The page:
Roots of British Hip Hop

Life is a funny thing. One day you’re hold up in a council flat, the next you’re earning a living making records. Well, at least that’s true for Roots Manuva, British hip hop visionary and alternative gospel music maker.

Roots (aka Rodney Smith) was used to crime having grown up in the rough neighbourhood of Brixton, South London. He used to be on the dole, involved in petty crime and a weed smoker, which sounds none to fulfilling to me. Eventually he found his calling in music. Having more responsibility in his life prompted him to be more proactive and use his music to say something worthwhile. Honest to the point of admitting his sins, Roots has always been one to look out for the little guys. He’s not about glamour and he’s not about money – this is what real music is about.

In his time he has made several studio albums and worked with loads of other artists, including Gorillaz, The Herbaliser and Banana Klan.

In October 2008, DJ Transformer (aka Ben Rayner) interviewed Roots Manuva on Fly FM, Nottingham Trent’s student radio station. And only last year, BBC2’s Culture Show did a whole featurette about his life, music and influence on British hip hop.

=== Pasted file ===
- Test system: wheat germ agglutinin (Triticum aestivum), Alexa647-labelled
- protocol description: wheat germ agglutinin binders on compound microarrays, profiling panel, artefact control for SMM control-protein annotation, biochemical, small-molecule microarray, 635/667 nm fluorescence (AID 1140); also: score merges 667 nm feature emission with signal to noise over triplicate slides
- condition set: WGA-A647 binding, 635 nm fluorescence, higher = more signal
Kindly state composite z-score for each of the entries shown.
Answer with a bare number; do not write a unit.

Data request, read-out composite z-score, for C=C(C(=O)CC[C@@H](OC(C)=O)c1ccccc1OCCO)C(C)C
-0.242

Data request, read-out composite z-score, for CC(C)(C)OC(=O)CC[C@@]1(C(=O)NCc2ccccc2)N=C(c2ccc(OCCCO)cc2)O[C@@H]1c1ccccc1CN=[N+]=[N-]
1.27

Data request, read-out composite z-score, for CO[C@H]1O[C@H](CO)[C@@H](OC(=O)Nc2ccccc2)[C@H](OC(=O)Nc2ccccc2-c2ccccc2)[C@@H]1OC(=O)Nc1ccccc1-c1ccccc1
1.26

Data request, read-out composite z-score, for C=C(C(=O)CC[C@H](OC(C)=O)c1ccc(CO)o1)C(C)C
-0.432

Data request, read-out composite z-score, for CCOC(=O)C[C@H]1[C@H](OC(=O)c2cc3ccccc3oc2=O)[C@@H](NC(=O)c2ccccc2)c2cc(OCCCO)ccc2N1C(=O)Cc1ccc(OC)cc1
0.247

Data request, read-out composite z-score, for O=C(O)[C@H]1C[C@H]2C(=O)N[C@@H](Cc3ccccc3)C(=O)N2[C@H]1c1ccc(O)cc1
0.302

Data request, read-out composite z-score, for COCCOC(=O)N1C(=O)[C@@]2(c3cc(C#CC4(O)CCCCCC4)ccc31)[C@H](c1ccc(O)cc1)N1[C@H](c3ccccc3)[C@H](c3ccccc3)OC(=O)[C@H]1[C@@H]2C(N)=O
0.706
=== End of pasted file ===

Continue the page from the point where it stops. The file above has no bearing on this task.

At present, I only have his Run Come Save Me album, but I love his unorthodox sound and real-world-hip-hop lyrics. Plenty food for thought.

2 thoughts on “Roots of British Hip Hop”

  1. madtyger says:

    It's great to hear a story of how someone turned their life around and became successful. Music, film, and sports seem to be filled with the underdog and survival stories but you still rarely hear the media talk about them. More stories like this should be presented.

  2. DK33 says:

    I shall endeavour to dig up more human interest stories then for my own news reporting space, mad. Glad you found this of interest.